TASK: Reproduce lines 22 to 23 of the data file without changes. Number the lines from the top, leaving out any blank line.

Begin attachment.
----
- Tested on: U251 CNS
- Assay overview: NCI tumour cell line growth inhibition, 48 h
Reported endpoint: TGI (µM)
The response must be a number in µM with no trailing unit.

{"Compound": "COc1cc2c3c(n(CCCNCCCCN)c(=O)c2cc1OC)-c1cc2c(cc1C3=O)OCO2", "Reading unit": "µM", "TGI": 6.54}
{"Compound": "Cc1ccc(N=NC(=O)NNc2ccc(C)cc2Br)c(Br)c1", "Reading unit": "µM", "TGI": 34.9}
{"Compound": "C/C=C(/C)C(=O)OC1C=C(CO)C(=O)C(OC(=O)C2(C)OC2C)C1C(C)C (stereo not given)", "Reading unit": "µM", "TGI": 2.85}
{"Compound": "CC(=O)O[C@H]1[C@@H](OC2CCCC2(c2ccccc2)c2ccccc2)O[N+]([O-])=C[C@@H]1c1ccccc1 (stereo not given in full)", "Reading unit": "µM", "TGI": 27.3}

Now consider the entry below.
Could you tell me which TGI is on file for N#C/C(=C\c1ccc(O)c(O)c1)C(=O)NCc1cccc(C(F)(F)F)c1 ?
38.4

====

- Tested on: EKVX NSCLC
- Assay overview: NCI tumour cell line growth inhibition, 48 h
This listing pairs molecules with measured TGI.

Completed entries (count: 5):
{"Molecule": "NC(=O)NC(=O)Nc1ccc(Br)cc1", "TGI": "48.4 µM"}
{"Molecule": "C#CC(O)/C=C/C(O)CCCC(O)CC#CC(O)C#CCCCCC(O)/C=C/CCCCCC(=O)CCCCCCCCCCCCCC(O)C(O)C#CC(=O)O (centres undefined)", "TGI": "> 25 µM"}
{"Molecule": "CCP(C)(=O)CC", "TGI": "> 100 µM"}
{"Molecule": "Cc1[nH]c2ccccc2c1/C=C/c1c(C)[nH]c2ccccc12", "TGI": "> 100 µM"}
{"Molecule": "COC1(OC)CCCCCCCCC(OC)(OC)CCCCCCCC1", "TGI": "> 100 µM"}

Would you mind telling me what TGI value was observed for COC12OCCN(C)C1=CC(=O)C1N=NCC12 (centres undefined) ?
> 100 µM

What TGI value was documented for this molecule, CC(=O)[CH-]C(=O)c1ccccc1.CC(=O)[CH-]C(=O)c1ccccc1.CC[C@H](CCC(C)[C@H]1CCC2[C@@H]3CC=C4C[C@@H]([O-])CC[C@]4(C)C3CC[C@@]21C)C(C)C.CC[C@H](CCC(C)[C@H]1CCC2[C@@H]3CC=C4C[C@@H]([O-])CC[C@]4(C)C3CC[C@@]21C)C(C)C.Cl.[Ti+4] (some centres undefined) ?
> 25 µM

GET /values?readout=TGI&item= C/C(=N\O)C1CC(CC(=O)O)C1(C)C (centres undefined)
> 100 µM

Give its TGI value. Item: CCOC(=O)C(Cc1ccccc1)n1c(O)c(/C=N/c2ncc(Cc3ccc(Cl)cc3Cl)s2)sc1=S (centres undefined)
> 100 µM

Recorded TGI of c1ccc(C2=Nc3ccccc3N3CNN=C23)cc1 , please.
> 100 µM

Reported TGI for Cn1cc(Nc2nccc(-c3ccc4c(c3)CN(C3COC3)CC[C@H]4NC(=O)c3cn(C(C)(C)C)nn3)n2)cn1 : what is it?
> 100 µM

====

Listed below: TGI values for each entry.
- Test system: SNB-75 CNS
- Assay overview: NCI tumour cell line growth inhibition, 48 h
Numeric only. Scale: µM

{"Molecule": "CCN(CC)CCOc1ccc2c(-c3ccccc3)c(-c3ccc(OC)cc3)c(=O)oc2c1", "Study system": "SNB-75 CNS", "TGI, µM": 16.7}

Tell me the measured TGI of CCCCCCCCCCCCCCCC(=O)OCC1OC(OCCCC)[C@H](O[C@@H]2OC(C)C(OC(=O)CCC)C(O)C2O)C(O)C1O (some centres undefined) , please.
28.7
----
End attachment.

Would you mind telling me what TGI value was observed for COC12OCCN(C)C1=CC(=O)C1N=NCC12 (centres undefined) ?
> 100 µM